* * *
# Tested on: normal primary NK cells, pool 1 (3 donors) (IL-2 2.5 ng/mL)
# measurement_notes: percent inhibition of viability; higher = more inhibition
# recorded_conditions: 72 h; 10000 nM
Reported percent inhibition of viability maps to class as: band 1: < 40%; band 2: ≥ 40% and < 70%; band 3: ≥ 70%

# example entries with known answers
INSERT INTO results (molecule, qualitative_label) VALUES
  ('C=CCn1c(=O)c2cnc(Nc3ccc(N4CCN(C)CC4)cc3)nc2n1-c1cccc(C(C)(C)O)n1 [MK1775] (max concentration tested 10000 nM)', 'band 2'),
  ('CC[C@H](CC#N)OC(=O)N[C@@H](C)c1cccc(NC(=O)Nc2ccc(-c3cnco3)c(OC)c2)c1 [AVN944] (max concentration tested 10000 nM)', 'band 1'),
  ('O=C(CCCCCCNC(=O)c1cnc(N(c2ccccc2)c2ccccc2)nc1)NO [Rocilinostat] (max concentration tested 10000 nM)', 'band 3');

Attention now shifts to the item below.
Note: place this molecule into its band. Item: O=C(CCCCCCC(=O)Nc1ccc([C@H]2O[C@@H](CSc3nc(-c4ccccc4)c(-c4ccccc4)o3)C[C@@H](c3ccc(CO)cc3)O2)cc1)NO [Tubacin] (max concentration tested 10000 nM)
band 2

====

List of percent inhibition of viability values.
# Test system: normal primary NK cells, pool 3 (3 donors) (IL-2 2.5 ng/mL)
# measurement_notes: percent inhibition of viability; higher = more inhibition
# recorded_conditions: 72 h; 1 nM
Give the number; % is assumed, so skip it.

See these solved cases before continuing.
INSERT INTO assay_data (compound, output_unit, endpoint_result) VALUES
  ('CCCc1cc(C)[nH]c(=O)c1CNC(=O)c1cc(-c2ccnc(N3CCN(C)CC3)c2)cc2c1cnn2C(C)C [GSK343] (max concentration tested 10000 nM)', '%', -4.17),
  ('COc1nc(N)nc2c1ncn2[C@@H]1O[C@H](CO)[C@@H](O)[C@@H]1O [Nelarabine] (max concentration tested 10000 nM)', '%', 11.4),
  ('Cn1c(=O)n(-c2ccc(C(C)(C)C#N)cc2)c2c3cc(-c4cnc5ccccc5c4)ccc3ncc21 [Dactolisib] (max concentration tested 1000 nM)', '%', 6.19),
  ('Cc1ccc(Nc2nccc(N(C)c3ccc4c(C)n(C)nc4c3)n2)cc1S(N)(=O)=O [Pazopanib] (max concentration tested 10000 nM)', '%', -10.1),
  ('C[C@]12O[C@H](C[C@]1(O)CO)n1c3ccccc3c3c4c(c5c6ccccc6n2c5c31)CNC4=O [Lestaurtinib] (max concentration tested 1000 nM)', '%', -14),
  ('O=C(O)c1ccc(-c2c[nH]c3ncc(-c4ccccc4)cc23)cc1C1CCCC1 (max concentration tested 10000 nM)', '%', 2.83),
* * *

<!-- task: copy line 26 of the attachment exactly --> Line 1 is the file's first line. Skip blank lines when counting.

  ('O=C(O)c1ccc(-c2c[nH]c3ncc(-c4ccccc4)cc23)cc1C1CCCC1 (max concentration tested 10000 nM)', '%', 2.83),